BREAKING: New Criminal Laws to Come Into force from July 1, 2024

Central Government has notified July 1, 2024 as the date of coming into force for the Bharatiya Nyaya Sanhita, Bharatiya Nagarik Surakhsa Sanhita and the Bharatiya Sakshya Adhiniyam.

The Parliament of India has introduced a significant overhaul of its colonial-era criminal laws through the enactment of the Bharatiya Nyaya Sanhita Act (BNS), 2023, Bharatiya Sakshya Adhiniyam (BSS), 2023, and Bharatiya Nagarik Suraksha Sanhita (BNSSS), 2023. These new laws replace the Penal Code of 1860, the Evidence Act of 1872, and the Code of Criminal Procedure of 1973, respectively. Key highlights of the Bharatiya Nyaya Sanhita, 2023 include:

  1. Consolidation of offences against women and children into a single chapter, emphasizing the importance of these issues.
  2. Reduction of sections from 511 to 358, streamlining the code for efficiency.
  3. Introduction of community service as a punishment for petty offences, marking a shift towards a more reformative approach to justice.
  4. Criminalization of abetment of offences committed outside India, expanding the jurisdiction of Indian law.
  5. New offences, such as sexual intercourse under false pretenses and snatching, are introduced to address contemporary social issues.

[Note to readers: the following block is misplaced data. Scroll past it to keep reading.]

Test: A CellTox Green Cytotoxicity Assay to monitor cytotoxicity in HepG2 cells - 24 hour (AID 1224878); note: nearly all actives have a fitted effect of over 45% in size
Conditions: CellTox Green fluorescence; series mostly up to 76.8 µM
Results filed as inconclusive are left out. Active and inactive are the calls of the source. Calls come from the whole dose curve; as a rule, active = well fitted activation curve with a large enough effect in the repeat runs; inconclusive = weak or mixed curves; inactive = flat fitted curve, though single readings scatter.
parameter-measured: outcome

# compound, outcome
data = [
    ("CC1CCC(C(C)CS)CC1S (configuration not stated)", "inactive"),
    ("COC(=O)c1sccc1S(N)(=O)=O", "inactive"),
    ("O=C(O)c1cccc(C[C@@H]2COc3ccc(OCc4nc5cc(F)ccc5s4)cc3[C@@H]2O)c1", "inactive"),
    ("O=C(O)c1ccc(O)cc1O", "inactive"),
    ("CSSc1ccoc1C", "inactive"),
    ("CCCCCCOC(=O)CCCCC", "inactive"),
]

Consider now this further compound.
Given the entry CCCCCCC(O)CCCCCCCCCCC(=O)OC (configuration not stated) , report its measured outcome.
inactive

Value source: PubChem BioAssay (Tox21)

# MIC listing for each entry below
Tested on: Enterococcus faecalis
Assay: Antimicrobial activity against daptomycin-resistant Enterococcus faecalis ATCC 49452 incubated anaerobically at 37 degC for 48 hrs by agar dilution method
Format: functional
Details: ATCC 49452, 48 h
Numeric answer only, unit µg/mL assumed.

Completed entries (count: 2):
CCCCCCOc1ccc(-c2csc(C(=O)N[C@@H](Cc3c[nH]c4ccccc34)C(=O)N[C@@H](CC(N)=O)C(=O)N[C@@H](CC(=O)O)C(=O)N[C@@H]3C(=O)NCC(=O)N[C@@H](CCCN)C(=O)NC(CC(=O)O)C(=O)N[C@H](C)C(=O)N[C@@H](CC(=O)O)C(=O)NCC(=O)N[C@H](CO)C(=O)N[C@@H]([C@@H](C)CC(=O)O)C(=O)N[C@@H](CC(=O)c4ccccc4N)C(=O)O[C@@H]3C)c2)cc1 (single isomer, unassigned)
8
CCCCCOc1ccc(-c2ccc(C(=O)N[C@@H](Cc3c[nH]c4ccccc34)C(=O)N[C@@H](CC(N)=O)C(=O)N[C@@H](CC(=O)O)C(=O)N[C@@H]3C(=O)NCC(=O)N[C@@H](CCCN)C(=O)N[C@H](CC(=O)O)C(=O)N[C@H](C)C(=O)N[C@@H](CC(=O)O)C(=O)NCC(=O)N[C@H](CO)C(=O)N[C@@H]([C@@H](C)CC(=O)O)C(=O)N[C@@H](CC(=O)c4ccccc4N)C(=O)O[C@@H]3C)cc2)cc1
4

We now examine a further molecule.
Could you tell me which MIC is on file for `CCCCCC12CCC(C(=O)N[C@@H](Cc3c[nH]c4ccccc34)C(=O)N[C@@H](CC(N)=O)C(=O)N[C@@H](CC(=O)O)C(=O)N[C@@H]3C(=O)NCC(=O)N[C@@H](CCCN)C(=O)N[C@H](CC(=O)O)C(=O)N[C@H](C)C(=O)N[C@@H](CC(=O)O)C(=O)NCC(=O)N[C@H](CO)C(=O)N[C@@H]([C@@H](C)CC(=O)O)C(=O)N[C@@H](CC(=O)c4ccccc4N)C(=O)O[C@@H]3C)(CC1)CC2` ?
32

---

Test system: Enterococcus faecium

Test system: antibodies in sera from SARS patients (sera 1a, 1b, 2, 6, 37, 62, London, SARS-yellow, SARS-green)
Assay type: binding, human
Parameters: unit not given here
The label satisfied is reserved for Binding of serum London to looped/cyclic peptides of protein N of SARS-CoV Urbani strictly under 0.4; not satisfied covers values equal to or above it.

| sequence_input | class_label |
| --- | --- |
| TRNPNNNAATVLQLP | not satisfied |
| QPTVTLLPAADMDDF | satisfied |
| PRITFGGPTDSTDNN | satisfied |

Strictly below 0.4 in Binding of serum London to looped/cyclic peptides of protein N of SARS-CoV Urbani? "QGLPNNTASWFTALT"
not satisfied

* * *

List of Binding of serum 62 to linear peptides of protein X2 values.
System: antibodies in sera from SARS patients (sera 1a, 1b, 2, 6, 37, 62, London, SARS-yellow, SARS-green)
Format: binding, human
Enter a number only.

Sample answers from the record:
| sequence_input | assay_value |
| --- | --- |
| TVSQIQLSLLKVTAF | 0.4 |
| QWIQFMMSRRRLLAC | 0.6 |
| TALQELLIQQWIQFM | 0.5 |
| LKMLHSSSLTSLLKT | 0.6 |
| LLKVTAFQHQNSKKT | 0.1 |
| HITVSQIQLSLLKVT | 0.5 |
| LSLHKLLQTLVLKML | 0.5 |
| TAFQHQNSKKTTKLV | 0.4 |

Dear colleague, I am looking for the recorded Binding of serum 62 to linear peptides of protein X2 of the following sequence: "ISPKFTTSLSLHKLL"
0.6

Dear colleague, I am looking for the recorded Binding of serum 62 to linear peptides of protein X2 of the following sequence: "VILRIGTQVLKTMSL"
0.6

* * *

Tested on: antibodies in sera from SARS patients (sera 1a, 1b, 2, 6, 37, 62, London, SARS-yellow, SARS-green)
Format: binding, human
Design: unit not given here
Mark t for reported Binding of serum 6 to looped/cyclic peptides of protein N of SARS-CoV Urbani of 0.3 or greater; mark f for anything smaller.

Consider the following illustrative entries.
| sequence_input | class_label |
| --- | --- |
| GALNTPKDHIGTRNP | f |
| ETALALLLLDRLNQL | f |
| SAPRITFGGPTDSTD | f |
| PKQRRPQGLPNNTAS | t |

6. Gender-neutral reformulations of certain offences and the inclusion of provisions for organized crime and terrorist acts, aligning with modern legal principles.
  7. Removal of the sedition law, reflecting a commitment to free speech, alongside the introduction of new sections on acts endangering national unity.
  8. The deletion of the offence of ‘attempt to commit suicide’ in favor of a more compassionate legal framework, aligned with the Mental Healthcare Act, 2017.
  9. Enhanced penalties for various offences, including those related to theft, grievous hurt, and rash or negligent acts, indicating a shift towards stricter deterrence.
  10. The introduction of definitions for ‘child’ and ‘transgender’, and updates to the definitions of ‘movable property’ and ‘document’ to include intangible and electronic records, reflecting an adaptation to modern realities.
  11. The update and rationalization of fines and terms of imprisonment for numerous offences, aiming for a more equitable and contemporary legal system.

These reforms signify a major step forward in modernizing India’s criminal justice system, with a focus on consolidation, contemporary relevance, gender neutrality, and a balance between retribution and reform.

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